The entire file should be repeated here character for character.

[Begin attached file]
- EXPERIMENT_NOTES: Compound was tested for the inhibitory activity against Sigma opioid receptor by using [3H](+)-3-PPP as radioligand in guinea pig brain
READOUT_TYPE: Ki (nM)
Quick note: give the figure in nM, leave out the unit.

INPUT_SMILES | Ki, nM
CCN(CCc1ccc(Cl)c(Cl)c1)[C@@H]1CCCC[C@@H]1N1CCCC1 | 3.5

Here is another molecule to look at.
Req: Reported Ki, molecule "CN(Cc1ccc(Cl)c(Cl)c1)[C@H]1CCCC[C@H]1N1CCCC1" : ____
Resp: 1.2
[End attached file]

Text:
- EXPERIMENT_NOTES: Compound was tested for the inhibitory activity against Sigma opioid receptor by using [3H](+)-3-PPP as radioligand in guinea pig brain
READOUT_TYPE: Ki (nM)
Quick note: give the figure in nM, leave out the unit.

INPUT_SMILES | Ki, nM
CCN(CCc1ccc(Cl)c(Cl)c1)[C@@H]1CCCC[C@@H]1N1CCCC1 | 3.5

Here is another molecule to look at.
Req: Reported Ki, molecule "CN(Cc1ccc(Cl)c(Cl)c1)[C@H]1CCCC[C@H]1N1CCCC1" : ____
Resp: 1.2